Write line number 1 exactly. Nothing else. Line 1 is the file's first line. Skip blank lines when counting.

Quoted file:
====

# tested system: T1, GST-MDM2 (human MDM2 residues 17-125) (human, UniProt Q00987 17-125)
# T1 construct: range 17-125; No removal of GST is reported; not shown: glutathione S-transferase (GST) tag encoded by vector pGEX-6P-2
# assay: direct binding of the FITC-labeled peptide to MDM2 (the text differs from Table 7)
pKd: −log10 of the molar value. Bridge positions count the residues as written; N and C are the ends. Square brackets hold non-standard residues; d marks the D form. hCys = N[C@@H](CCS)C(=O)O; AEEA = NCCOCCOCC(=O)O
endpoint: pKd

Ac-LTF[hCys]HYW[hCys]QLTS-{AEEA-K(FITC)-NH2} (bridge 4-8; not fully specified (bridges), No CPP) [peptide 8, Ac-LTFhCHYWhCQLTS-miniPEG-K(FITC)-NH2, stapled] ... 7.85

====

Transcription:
# tested system: T1, GST-MDM2 (human MDM2 residues 17-125) (human, UniProt Q00987 17-125)